Here’s some more info from the US Dept of Labor website about training for a bus driver:
Education and training. Some employers prefer high school graduates and require a written test of ability to follow complex bus schedules, but the ability to drive and a clean license are usually more important.
Most companies give driver trainees 2 to 8 weeks of classroom and behind-the-wheel instruction. In the classroom, trainees learn Department of Transportation and company work rules, safety regulations, State and municipal driving regulations, and safe driving practices. They also learn to read schedules, determine fares, keep records, and deal courteously with passengers.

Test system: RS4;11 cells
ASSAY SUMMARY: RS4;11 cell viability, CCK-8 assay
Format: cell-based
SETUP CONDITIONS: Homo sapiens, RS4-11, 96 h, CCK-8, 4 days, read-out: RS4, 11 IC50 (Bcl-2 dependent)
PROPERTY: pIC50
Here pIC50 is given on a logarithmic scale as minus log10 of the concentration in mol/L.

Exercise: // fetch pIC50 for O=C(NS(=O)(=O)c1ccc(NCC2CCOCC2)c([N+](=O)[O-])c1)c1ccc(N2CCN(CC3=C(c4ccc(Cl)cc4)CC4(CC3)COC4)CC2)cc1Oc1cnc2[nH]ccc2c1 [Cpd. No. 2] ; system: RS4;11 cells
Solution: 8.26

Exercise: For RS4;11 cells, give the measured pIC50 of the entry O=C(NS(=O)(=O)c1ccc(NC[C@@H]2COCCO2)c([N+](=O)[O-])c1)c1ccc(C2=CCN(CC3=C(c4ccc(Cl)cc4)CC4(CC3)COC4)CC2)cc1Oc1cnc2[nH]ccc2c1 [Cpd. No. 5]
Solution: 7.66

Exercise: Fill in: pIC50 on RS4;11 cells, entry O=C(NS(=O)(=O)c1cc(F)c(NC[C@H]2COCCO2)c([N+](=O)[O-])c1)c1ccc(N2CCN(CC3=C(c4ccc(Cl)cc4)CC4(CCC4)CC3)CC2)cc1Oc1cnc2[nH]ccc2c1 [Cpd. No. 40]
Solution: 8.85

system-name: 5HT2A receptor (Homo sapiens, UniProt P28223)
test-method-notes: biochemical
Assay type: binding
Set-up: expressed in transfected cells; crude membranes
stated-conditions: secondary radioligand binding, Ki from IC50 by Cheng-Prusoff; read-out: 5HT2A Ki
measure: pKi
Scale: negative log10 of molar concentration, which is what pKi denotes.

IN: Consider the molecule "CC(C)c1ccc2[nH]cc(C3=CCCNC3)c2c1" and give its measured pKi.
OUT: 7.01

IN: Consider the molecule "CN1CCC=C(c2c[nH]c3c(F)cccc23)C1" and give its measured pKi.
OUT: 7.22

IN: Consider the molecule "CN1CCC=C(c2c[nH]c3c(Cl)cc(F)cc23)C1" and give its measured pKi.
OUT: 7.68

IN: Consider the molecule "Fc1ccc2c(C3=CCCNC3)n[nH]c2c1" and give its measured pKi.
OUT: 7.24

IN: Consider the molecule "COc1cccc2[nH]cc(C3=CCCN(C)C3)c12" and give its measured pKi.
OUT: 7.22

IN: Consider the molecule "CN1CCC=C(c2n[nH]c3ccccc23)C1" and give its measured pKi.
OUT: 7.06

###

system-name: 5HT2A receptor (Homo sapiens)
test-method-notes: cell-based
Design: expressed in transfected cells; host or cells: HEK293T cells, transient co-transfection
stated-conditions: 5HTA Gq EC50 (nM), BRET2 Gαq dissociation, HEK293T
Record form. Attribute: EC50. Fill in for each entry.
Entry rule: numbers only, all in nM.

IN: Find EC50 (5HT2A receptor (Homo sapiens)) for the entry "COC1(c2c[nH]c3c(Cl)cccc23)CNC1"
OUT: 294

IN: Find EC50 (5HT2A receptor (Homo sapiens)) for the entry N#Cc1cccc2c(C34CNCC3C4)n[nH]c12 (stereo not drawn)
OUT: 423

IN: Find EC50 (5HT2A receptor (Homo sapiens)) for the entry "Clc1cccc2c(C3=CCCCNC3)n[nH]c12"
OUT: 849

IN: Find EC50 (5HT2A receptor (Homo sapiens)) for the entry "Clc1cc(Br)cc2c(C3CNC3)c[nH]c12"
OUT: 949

During training, all bus drivers practice driving on set courses. They practice turns and zigzag maneuvers, backing up, and driving in narrow lanes. Then, they drive in light traffic and, eventually, on congested highways and city streets. They also make trial runs without passengers to improve their driving skills and learn the routes. Local transit trainees memorize and drive each of the runs operating out of their assigned garage. New drivers make regularly scheduled trips with passengers, accompanied by an experienced driver who gives helpful tips, answers questions, and evaluates the new driver’s performance. Most bus drivers get brief supplemental training periodically to stay informed of safety issues and regulatory changes.